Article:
Inappropriate capitalization. Lastly, a critical component of any startup’s founding thesis is forecast for the capital required to the major value inflection (initial exit opportunity). Too little funding and a company can get stuck without enough progress – an anorexic state that leads to a failure to test the hypothesis. Too much funding and a company becomes bloated, loses focus, and creates a capitalization burden carried through its later rounds. And at least in the past decade, the high burn capital intensity in the latter situation has greatly diminished returns in biotech. Getting the funding trajectory right (with hand grenade accuracy) is key to success for all the founding stakeholders – the scientific founders, founding investors, and founding management teams. Get it wrong, and the former two get washed out in later dilutive rounds, and the latter gets replaced. Lastly, I’m a big fan of tranching around the derisking milestones – and firmly believe its good for all three types of founders listed above. If the company can achieve great progress and exit without calling future funds, founder ownership will be higher. If the company fails to deliver on the initial tranches, then a big recap typically isn’t required and investor founders haven’t lost their shirts. If it the whole founding round went in, and science doesn’t play out well, then a large liquidation stack of investors sit on the top of a company’s founders – an unpleasant place to be. My advice to startups is to focus on a Goldilocks financing: raise what you honestly think you’ll need to get through the key value inflection point – not more, not less. If the VCs are pinching you for less without merit, then push back if you can – raising an initial financing that has a razor thin margin of error leads to bad outcomes when research plans hit reality. But similarly, asking for four quarters of extra cash as a cushion after the expected inflection is just not going to fly in today’s founding financing rounds. A separate founding capitalization challenge to consider is when to raise from angels vs institutional investors. Many biotechs are increasingly turning to angels, and we’ve worked with a number of them in our seeds. But often angels tap out at $10M or so in a given biotech, which leaves a company at an early stage, with an above market valuation, but without the deeper pockets required to get to the big inflection. This is painful place to be for founders and companies – and the trajectory is often set at the outset. Getting institutional engagement on pricing and funding alongside angels well worth considering. For startups, setting a founding strategy around fundraising/capitalization that attempts to avoid the pitfalls above is likely to pay dividends later in life.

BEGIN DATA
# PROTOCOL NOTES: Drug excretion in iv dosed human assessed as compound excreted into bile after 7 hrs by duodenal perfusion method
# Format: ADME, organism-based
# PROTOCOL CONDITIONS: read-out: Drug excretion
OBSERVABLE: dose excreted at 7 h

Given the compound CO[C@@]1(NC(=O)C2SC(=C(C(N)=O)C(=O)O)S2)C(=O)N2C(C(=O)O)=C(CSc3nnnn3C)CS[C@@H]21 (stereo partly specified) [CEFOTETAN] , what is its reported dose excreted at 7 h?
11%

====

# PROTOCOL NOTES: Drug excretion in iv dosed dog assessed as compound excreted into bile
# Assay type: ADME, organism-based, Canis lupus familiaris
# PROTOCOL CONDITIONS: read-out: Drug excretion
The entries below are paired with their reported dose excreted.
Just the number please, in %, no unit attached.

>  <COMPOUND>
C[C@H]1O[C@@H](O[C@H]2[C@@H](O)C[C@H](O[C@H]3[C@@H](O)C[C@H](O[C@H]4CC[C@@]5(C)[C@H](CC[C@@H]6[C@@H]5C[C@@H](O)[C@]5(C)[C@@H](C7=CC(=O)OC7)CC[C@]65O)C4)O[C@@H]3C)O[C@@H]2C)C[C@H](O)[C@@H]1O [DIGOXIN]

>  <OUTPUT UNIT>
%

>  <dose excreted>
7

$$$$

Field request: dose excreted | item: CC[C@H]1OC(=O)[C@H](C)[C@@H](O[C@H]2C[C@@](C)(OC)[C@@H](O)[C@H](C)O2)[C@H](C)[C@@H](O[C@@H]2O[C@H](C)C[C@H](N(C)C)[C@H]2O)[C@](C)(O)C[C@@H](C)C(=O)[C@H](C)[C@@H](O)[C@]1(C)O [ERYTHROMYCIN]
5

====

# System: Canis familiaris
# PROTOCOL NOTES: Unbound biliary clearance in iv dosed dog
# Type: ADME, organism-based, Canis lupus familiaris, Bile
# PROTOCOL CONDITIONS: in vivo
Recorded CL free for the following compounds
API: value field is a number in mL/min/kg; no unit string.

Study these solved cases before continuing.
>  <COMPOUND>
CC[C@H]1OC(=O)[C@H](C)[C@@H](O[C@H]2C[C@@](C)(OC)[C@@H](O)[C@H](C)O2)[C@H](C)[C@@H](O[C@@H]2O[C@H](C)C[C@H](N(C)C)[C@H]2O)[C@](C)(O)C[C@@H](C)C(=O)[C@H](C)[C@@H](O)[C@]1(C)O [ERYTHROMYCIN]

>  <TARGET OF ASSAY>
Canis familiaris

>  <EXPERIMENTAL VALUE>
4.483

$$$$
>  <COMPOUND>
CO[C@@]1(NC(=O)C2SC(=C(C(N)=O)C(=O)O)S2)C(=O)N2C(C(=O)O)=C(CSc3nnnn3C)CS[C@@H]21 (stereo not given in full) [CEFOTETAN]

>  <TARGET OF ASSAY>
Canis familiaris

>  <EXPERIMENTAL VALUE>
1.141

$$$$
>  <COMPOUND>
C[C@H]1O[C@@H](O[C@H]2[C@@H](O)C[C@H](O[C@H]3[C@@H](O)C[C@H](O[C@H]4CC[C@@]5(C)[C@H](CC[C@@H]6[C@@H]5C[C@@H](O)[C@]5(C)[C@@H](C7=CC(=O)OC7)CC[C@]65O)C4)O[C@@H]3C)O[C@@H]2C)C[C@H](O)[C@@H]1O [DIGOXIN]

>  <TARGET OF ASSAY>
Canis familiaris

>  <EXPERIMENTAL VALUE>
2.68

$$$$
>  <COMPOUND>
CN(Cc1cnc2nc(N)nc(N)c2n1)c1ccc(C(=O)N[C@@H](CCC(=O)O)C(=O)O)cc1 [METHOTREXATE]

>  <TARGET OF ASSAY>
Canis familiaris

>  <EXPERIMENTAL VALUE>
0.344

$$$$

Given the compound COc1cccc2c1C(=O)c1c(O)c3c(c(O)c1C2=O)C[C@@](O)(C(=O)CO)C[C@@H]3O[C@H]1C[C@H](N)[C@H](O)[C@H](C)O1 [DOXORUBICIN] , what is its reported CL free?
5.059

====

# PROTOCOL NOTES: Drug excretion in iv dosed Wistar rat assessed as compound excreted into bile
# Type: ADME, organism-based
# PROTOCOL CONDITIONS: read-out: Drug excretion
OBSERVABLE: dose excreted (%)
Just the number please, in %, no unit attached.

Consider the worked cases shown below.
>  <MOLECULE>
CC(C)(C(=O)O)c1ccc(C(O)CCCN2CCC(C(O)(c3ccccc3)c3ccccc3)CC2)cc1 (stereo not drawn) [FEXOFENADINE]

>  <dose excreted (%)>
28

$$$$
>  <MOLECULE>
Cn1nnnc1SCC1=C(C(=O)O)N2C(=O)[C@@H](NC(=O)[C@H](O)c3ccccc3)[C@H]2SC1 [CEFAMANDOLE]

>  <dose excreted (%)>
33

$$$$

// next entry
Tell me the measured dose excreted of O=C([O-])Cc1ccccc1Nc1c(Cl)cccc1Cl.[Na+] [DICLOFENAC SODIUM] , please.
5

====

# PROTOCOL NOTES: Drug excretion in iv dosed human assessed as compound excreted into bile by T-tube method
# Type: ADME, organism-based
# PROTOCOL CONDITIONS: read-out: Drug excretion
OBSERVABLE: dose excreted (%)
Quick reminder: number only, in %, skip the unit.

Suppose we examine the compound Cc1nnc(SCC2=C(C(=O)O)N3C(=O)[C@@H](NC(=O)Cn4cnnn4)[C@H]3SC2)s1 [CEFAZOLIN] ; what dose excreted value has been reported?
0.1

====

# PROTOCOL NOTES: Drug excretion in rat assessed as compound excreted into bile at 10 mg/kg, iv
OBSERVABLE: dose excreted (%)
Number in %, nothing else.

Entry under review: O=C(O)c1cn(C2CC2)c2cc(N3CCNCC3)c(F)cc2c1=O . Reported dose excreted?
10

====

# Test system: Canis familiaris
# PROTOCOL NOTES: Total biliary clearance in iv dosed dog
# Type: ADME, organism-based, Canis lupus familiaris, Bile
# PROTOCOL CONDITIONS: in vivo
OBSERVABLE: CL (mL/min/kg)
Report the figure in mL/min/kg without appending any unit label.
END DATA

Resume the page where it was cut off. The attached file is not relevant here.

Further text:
Starting new companies and in particular new biotechs is not easy. It’s a high risk environment and many ideas won’t pan out. But as Peter Thiel has said, the “beginnings of things are very important” – making sure the founding DNA isn’t messed up with mutations at the outset gives a startup its best shot at success.